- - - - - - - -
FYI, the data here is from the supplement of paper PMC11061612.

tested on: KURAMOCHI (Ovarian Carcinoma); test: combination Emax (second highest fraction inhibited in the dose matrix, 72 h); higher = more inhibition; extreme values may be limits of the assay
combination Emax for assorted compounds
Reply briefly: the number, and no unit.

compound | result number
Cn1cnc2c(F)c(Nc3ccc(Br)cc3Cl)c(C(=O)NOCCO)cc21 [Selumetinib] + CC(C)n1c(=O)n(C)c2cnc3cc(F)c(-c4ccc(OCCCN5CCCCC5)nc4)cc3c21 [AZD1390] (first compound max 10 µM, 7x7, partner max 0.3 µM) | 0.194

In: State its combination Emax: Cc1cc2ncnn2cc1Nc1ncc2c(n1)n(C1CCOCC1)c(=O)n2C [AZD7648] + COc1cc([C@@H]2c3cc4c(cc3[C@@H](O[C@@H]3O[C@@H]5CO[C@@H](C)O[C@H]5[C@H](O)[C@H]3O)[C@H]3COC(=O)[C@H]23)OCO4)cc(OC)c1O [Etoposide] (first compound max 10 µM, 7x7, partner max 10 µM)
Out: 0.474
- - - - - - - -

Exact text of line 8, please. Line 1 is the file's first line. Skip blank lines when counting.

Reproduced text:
Out: 0.474